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How to Create a Budget

Budgeting is a powerful way to save more and spend less. Learn how it works and why it’s so beneficial in this guide.

Want to have more control over your finances? No matter how much you make, creating a budget is a great way to save more each month and know exactly where your money is going. While it may seem tough at first, you can implement this into your daily and monthly routine with a little bit of planning.

Developing a budget is also known as cash-flow planning. If you work with a financial advisor or planner, they’ll also be able to work with you on this task. As mentioned, doing so will help you know where your money goes, but it also gives you more to save, invest, and put toward big goals, like retirement or your children’s college.

To help you get started, this article will outline the basics of budgeting. This includes how to begin the process and an explanation of its benefits. You’ll also learn how a professional can help you save more and put your newfound savings to work.

What Is a Budget?

A budget is a plan that you create to determine how much money you’ll spend, either monthly, annually, or both. Usually, you’ll keep track of your income and monthly expenses to figure out how much you have left over to save and invest. You may also see some, such as financial planners, refer to this as cash-flow planning.

People manage their cash flow to keep the money they make and deter needless spending. At times, it can be hard to hold a firm grip on your finances. Because of this, dedicating funds to savings or investing may feel difficult or even out of the question. But with a plan in place, you’re able to take the reins and feel more confident about allocating your funds where you want.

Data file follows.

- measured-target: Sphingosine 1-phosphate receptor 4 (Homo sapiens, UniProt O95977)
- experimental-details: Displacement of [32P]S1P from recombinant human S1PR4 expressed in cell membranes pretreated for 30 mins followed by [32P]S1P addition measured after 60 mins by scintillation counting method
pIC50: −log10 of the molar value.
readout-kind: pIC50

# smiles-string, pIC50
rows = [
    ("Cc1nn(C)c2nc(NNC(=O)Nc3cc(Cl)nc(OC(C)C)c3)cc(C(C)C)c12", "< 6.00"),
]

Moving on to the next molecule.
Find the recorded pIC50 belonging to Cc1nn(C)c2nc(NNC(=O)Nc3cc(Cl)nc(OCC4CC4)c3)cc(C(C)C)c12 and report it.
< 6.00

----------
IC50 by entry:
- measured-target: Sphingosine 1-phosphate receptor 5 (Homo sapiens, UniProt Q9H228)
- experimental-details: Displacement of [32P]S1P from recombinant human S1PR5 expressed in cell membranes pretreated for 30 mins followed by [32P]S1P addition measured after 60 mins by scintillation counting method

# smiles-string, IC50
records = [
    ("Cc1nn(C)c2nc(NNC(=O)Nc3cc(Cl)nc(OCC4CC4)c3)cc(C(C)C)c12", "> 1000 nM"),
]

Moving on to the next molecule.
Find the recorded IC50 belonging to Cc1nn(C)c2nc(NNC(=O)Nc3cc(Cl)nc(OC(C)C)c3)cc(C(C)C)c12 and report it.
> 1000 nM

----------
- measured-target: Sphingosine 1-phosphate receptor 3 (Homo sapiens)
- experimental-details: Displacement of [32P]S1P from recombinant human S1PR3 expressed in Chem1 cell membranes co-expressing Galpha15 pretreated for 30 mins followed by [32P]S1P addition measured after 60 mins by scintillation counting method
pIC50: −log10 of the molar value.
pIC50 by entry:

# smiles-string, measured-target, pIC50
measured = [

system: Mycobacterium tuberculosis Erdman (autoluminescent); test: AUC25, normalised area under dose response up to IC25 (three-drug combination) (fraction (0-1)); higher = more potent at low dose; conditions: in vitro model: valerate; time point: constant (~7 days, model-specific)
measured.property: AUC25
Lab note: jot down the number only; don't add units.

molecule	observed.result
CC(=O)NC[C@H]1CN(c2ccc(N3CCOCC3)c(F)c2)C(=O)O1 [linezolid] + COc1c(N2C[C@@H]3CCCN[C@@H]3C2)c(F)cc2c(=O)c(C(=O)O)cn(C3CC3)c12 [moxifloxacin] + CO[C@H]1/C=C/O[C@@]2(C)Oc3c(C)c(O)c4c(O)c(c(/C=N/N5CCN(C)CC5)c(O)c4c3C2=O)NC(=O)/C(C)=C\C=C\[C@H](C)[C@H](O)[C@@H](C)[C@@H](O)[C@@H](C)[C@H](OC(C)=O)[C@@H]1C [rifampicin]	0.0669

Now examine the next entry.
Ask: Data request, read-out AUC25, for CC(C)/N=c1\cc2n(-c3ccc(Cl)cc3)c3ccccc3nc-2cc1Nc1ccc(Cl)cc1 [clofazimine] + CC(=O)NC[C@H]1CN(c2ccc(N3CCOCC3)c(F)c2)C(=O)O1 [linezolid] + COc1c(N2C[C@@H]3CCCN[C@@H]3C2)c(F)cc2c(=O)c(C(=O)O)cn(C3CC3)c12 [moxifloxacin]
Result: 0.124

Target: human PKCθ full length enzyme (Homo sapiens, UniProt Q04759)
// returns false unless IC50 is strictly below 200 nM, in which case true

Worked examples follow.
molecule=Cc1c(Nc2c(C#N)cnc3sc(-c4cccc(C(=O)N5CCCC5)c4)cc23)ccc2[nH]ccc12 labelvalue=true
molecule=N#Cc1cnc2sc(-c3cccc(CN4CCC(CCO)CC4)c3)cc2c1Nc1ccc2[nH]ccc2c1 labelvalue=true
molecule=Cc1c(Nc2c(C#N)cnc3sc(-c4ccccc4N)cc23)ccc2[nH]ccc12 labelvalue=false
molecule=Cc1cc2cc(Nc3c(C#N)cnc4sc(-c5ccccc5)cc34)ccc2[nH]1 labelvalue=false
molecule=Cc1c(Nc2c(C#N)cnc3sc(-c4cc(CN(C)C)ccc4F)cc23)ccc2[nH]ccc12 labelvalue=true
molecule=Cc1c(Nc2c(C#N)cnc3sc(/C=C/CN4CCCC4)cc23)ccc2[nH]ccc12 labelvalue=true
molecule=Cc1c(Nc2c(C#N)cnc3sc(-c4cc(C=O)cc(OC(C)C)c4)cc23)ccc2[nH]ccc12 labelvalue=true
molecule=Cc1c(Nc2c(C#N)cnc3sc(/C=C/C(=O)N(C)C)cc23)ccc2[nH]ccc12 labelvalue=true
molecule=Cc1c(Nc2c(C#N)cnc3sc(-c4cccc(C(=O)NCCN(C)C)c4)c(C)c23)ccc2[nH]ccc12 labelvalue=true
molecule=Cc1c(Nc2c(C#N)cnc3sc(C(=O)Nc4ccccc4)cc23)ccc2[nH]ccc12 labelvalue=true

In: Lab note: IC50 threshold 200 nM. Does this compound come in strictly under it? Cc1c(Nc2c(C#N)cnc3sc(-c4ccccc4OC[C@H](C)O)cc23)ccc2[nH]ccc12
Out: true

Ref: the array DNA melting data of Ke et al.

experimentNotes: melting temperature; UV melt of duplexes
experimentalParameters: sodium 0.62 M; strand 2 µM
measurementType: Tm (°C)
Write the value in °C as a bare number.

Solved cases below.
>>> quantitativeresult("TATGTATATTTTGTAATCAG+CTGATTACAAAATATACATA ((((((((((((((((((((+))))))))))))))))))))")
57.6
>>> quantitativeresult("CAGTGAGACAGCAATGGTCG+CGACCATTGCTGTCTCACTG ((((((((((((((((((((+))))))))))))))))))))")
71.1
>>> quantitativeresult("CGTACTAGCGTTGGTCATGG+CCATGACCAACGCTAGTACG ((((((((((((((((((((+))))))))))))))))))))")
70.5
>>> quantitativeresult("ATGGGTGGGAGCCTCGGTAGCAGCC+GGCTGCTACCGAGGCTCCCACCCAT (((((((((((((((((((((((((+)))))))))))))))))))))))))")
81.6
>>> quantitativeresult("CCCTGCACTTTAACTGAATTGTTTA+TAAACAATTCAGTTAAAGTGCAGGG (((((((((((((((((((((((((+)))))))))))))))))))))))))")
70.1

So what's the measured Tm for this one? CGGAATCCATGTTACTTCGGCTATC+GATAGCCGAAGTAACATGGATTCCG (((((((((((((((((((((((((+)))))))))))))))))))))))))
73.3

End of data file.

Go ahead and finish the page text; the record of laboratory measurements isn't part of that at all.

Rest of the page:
Establishing a Budget

On the surface, budgeting seems as simple as money in vs. out. However, as basic as it is, it’s not always easy. It takes careful planning and discipline to be successful. Without following the right mindset and best practices, you’re more likely to encounter obstacles or even fall off completely.

1. Keep Your Goals in Mind

It’s important to keep your financial goals in mind as you create a budget. Both short- and long-term objectives can help you stay the course and feel successful. Without benchmarking progress, it can be easy to slide off track.

Whether it’s an amount of money you want saved by a certain period or if it’s cutting your spending down to smaller amounts each month, goals allow you to monitor your progress and adjust, if needed.

2. Determine Your Monthly Net Income

One of the most vital steps to budgeting is determining your monthly net income. When calculating this, be sure to include tax withholdings that affect it. For instance, if you make $5,000 per month and your employer withholds $800 for taxes, be sure to reflect that your net income is $4,200.

When you determine your monthly income, be sure to include all sources, even if it’s not your main job. Some examples of income sources include: